The Children’s Crusade, Dickson declares, ‘was impossibilism in motion … a revivalist mass movement, a community of believers on the march’ (p. 27). As such, the ‘children’ (pueri) involved in the crusade were participants in a broader spiritual dialogue that included Innocent III himself, a crusading pope who placed the recovery of Jerusalem and defense of Christendom from non-believers at the heart of his papacy. Nor, he clarifies with references to the contemporary sources, did the Children’s Crusade consist exclusively of young children, a misconception that has found its way into the works of such distinguished scholars as Paul Alphandéry. (2) At the same time, disagreeing with Peter Raedts, Dickson does not abandon the idea that the participation of children, understood by contemporaries as a distinct age-group, did in fact constitute the hallmark of the crusade, one that captured the imagination of contemporaries. (3) In these terms, the Children’s Crusade was a ‘youth movement’ (p. 35), sharing the religious enthusiasms of the orthodox clergy, but refusing to remain within institutional confines.
Having set the Children’s Crusade into its moment, Dickson’s second chapter sees him find its place of origin: the ‘Chartrain’, the region around the cathedral town of Chartres not far from Paris. Although scholars in the past have sometimes hesitated to assign the crusading enthusiasm of 1212 – which surfaced in both France and Germany – a single, definitive point of origin, Dickson settles on France, specifically the Chartrain, beginning in the spring of that year. The Chartrain, he argues, borrowing a concept from American revivalism, was a ‘burned-over district’, one that had been ‘repeatedly inflamed’ over a century of crusading activity (p. 42). The year 1212 was one of particular intensity due to the recruitment for the Albigensian Crusade during the previous years (which Dickson calls the ‘impetus’ for the Children’s Crusade) and the immediate crisis occasioned by Almohad aggression in Spain (the ‘stimulus’ for the crusade). Dickson sees Pope Innocent III’s effort to rally the faithful against the threat posed by the Almohads as playing a key role in the genesis of the Children’s Crusade. As the Christian warriors of Spain prepared for battle against the Muslims, the pope called for preaching, prayer, and liturgical processions throughout Christendom to support their effort. This call for a processional ambulation was heeded in May 1212 at Chartres, which Dickson sees as the time and place of the Children’s Crusade’s ‘birthpangs’. Drawing in particular upon the chronicle from the Cistercian monastery of Mortemer, he argues that a group of participants in the liturgical activities at Chartres decided to preserve the ecstatic mood of the moment and to move on to bigger and better things. Dickson describes the initial Children’s Crusaders as ‘ardent post-Chartres enthusiasts’ (p. 57).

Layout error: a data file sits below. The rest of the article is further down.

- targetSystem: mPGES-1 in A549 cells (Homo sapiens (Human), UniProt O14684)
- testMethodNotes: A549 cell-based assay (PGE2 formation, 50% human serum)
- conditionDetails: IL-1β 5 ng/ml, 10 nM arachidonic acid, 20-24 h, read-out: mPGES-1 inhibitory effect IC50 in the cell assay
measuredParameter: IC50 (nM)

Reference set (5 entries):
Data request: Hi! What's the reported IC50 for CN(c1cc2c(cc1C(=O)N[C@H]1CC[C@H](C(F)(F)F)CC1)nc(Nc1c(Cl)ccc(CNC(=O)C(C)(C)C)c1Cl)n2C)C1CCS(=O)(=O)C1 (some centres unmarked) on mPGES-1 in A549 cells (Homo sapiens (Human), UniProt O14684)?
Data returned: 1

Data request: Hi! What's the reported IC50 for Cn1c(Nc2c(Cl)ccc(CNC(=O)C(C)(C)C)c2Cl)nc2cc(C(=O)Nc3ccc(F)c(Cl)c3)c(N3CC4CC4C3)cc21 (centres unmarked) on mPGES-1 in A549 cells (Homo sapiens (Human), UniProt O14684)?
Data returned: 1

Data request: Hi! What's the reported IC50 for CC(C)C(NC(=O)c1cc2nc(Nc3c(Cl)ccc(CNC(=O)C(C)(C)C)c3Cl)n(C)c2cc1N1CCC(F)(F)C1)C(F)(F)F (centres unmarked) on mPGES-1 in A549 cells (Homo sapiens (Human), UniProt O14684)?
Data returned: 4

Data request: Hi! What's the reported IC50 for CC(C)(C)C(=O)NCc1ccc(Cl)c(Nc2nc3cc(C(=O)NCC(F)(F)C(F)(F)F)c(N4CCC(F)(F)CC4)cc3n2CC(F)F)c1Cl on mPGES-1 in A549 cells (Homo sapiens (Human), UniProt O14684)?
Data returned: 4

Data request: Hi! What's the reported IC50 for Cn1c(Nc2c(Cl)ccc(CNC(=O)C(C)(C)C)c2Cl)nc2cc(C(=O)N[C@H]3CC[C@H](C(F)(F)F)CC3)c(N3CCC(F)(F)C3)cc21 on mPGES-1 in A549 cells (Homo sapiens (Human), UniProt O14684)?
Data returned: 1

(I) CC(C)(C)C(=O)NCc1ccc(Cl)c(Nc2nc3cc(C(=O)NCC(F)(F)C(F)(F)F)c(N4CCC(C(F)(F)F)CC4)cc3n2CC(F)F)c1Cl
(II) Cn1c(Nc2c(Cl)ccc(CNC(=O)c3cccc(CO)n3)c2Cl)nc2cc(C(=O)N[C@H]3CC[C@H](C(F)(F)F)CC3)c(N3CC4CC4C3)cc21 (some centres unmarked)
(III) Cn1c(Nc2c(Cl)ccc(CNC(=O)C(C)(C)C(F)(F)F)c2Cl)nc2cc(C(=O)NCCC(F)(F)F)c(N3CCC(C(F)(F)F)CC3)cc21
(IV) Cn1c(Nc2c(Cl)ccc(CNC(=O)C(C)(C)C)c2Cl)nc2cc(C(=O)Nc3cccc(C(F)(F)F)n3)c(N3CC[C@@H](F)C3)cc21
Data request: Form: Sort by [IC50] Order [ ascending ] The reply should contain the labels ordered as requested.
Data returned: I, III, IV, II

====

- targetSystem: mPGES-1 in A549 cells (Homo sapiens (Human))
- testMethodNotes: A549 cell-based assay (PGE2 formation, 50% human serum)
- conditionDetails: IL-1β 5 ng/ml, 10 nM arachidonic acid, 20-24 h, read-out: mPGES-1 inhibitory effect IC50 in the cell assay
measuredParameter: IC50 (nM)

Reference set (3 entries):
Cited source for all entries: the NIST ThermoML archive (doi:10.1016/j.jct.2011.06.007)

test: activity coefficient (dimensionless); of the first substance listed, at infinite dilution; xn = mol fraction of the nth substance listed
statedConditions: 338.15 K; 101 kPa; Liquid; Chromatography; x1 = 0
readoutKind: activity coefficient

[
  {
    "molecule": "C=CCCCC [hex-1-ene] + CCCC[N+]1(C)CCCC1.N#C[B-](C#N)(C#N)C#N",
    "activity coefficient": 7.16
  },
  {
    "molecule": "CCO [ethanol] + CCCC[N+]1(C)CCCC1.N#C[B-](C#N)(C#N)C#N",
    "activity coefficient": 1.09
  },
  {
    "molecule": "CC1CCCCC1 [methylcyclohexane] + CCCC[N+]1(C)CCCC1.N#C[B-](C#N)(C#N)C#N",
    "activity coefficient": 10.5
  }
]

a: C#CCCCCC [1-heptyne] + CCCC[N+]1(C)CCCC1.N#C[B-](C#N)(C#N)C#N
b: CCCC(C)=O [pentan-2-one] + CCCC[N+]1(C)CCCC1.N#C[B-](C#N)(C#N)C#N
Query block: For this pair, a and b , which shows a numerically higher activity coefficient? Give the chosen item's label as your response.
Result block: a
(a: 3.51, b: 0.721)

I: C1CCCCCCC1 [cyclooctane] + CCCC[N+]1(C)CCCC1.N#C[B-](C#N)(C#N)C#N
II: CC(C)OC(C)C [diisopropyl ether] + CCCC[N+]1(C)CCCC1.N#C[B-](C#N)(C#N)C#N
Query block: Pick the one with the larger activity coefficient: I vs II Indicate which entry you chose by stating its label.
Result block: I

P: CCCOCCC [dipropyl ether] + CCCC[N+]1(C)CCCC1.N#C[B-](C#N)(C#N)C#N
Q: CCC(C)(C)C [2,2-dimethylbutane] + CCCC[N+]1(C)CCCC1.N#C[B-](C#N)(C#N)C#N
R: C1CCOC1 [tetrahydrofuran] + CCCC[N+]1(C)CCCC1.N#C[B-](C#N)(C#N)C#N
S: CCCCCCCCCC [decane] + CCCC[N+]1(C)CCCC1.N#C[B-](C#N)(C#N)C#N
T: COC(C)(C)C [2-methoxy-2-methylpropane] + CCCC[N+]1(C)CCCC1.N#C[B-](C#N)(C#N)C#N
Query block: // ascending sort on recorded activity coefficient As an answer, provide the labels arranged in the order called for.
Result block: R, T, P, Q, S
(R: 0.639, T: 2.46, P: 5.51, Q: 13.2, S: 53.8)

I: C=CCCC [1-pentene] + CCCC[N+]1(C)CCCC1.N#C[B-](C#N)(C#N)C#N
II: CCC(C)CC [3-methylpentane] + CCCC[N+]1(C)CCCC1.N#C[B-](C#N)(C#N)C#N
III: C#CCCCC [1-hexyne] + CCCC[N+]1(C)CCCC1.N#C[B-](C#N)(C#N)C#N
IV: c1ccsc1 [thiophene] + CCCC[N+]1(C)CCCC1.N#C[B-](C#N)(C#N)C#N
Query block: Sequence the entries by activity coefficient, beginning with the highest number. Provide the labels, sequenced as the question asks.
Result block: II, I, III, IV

Who were these enthusiasts, what did they want, and where did they proceed from there? In the following three chapters Dickson identifies some of the key players in the early stages of the Children’s Crusade, tracks it from France to Germany and then from Germany to its hazy conclusion in Italy. Drawing upon the 13th-century chronicles of John Le Long and the Laon Anonymous, and also Max Weber’s notions of ‘charismatic’ leadership, he identifies ‘Stephen of Cloyes’, a young shepherd, as the probable leader of a group whose initial pilgrimage from Chartres was directed not to Jerusalem, but rather to Saint Denis with the hope of meeting the French king, Philip Augustus (according to the Laon Anonymous, Christ, meeting Stephen in the guise of a pilgrim, had given him letters to deliver the monarch). Ultimately, following this report, the king commanded the ‘boys’ to return to their homes. Other contemporary accounts, however, imply that the pueri began to turn toward greater goals, a veritable ‘pilgrimage’ in search of God. The Children’s Crusade, a mass revivalist meeting on the move, would not be so easily stopped. Drawing upon a document from the French royal archives, Dickson finds the next appearance of the ambulatory youth-movement near Saint-Quentin, 140 miles northeast of Saint Denis. Here, a dispute broke out between townspeople who, Dickson argues, agreeing with Gaston de Janssens ‘unverifiable’ but ‘plausible’ hypothesis (p. 79), supported the passing throngs of children, and the local clergy who greeted them with suspicion. (4)